1 Glory be to God for dappled things— 2 For skies of couple-colour as a brinded cow; 3 For rose-moles in all stipple upon trout that swim; 4 Fresh-firecoal chestnut-falls; finches' wings; 5 Landscape plotted and pieced—fold, fallow, and plough: 6 And áll trádes, their gear and tackle and trim. 7 All things counter, original, spáre, strange; 8 Whatever is fickle, frecklèd (who knows how?) 9 With swíft, slów; sweet, sóur; adázzle, dím; 10 He fathers-forth whose beauty is pást change: 11 Práise hím.
This is a “curtal” sonnet; where did the missing lines go? One senses a volta at line 7, since it begins a new sentence and moves from list to generalization: all, whatever. The basic formula is 6+4 1/2.
1 Cloud-puffball, torn tufts, tossed pillows | flaunt forth, then chevy on an air- 2 Built thoroughfare: heaven-roysterers, in gay-gangs | they throng; they glitter in marches. 3 Down roughcast, down dazzling whitewash, | wherever an elm arches, 4 Shivelights and shadowtackle in long | lashes lance, lance, and pair. 5 Delightfully the bright wind boisterous | ropes, wrestles, beats earth bare 6 Of yestertempest's creases; | in pool and rut peel parches 7 Squandering ooze to squeezed | dough, crust, dust; stanches, starches 8 Squadroned masks and manmarks | treadmire toil there 9 Footfretted in it. Million-fuelèd,| nature's bonfire burns on. 10 But quench her bonniest, darest | to her, her clearest-selvèd spark 11 Man, how fast his firedint, | his mark on mind, is gone! 12 Both are in an unfathomable, all is in an enormous dark 13 Drowned. O pity and indig | nation! Manshape, that shone 14 Sheer off, disserval, a star, | death blots black out; nor mark Is any of him at all so stark 15 But vastness blurs and time | beats level. Enough! the Resurrection, 16 A heart's-clarion! Away grief's gasping, | joyless days, dejection. Across my foundering deck shone 17 A beacon, an eternal beam. | Flesh fade, and mortal trash 18 Fall to the residuary worm; | world's wildfire, leave but ash: In a flash, at a trumpets crash, 19 I am all at once what Christ is, | since he was what I am, and 20 This Jack, joke, poor potsherd, | patch, matchwood, immortal diamond, Ιs immortal diamond.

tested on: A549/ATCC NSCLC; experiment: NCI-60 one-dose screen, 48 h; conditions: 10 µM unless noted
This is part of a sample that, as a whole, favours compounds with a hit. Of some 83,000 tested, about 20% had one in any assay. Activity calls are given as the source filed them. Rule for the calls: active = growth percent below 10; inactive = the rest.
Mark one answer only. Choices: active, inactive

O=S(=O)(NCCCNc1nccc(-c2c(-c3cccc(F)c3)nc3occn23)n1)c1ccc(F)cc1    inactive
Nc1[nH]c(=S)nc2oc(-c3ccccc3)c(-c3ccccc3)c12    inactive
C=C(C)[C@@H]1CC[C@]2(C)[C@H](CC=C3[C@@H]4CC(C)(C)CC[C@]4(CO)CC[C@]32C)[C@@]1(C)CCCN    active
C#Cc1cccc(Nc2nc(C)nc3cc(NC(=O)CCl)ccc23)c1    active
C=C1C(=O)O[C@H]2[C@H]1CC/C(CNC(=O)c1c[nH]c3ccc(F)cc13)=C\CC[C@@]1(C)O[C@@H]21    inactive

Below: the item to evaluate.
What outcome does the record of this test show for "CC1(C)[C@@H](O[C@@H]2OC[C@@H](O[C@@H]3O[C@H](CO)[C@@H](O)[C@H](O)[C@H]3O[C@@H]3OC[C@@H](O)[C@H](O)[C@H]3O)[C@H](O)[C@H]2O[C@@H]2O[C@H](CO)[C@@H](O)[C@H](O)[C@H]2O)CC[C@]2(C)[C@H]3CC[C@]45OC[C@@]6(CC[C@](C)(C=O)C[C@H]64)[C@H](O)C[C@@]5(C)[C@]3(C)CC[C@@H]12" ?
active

Now this is a “caudate” or “tailed” sonnet. It has three “codas” marked by the last three tailed couplets. I’m tempted to loop the far-indented half-lines in with their predecessors to preserve the idea that this is a 14-line sonnet with 6 lines added.
There are doubtless many words to be looked up—“shivelight”—a sliver of light (OED). This seems to be a hapax legomenon, a word only used once in the English language, by this poet. “Shive” is related to “sheave.” The nice thing about this word is it denotes chaff, fluff, flax, hemp, paper—and thus is more acutely adjacent to burning. “Roisterer” is the standard spelling of the word he uses—a reveller. Other unique words are largely hyphenations or portmanteaus of words that are otherwise fairly common.
Here are some notes on his metrical markings, which are not included in the book:
It’s striking how musical this notation is. Here are some other suggested poems:
As kingfishers catch fire(As kingfishers catch fire, dragonflies draw flame;)
The Windhover(I caught this morning morning's minion, king-)
Binsey Poplars(My aspens dear, whose airy cages quelled,)